Sulfur in the body exists primarily as a constituent of
cysteine and methionine, although it also exists in smaller amounts in various
inorganic sulfate compounds.
Sulfate, which contains sulfur, is an important
constituent of the compound serotonin; serotonin acts as a vasoconstrictor and
aids in blood coagulation.
Disulfide bridges, or sulfur to sulfur bonding of two
cysteine residues, function to link together the various peptide constituents
of all immunoglobulin molecules. Disulfide bridges also aid in the maintenance
of structural rigidity in keratin protein. Keratin is composed of many peptide
chains, which are linked together by hydrogen and disulfide bonds. Skin is made
of a "softer" keratin which contains less disulfide bonds and therefore, less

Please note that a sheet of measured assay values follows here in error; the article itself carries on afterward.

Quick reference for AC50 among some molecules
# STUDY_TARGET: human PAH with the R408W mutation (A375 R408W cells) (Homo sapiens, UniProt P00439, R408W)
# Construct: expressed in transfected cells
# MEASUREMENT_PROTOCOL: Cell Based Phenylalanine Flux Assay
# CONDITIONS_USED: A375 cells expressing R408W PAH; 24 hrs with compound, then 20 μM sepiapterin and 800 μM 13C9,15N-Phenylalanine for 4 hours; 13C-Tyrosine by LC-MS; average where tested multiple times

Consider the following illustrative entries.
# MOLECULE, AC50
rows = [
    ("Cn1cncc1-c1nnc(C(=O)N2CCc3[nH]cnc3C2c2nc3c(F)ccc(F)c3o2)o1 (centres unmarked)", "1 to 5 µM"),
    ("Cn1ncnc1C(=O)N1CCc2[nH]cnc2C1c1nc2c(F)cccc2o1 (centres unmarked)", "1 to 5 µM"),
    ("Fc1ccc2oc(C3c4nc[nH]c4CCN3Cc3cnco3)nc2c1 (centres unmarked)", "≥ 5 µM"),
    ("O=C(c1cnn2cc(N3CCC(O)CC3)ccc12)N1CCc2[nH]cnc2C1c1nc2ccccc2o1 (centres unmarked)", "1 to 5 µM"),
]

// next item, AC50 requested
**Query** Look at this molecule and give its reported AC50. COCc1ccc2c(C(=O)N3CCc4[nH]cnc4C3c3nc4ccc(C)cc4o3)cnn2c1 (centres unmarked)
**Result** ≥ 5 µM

structural rigidity. "Hard" keratin, as is found in hair and nails, has a
greater amount of structural rigidity.
Disulfide bonds are essential in maintaining the three
dimensional structures of proteins and enzymes. Enzymatic activity, in many
enzymes, depends upon the protein structure. For example, pancreatic
ribonuclease has four disulfide bonds within its protein structure and does not
function efficiently in the absence of malformation of these bonds.
Sulfur is a constituent of the molecule coenzyme A (CoA),
which is involved in a wide variety of metabolic reactions. CoA plays a role in
glycolysis, metabolism of fatty acids, degradation of various amino acids, and
the formation of the neurotransmitter acetylcholine, as well as numerous other